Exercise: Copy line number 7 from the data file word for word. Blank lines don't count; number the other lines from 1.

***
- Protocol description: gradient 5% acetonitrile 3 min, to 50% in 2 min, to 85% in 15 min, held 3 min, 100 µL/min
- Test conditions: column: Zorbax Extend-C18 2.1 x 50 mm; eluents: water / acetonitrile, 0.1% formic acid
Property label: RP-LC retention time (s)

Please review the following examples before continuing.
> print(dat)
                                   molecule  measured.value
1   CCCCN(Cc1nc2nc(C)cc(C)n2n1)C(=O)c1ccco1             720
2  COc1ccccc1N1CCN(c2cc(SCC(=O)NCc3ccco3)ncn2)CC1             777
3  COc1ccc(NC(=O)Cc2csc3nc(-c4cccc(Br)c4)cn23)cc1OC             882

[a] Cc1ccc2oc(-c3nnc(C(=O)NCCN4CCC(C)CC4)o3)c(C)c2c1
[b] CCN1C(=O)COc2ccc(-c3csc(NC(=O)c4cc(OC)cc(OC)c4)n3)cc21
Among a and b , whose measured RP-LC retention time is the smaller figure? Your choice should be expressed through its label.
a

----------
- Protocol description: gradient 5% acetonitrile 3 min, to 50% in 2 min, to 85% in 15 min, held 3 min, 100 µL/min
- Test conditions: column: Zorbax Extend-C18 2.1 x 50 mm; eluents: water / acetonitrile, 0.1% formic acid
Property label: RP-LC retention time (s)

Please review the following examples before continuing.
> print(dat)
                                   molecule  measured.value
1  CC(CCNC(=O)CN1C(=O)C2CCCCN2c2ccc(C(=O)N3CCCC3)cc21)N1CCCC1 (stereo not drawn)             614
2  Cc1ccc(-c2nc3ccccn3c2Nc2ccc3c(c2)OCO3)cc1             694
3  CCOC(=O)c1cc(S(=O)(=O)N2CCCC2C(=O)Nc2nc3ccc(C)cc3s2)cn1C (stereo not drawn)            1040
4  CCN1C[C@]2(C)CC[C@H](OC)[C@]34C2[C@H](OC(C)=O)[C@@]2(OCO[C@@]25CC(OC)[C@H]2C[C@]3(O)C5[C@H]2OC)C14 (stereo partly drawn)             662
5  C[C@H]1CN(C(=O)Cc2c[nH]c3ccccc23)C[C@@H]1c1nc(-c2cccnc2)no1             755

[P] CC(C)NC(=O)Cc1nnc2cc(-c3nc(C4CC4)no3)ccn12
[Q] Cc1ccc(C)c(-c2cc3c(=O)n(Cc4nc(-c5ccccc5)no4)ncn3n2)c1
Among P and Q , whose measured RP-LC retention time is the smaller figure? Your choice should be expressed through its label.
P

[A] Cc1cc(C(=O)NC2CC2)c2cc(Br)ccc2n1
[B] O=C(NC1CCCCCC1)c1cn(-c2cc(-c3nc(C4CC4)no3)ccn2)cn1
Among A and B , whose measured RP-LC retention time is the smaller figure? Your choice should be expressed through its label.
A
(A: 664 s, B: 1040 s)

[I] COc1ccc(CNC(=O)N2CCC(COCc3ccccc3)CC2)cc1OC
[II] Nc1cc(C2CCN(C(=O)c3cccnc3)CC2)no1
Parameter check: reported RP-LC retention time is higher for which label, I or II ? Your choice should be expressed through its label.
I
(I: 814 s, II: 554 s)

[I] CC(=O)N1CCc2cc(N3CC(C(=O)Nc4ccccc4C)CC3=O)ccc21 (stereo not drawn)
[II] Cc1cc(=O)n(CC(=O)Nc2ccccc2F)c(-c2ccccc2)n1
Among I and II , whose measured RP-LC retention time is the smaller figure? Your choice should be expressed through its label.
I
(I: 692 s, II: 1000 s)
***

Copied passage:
1   CCCCN(Cc1nc2nc(C)cc(C)n2n1)C(=O)c1ccco1             720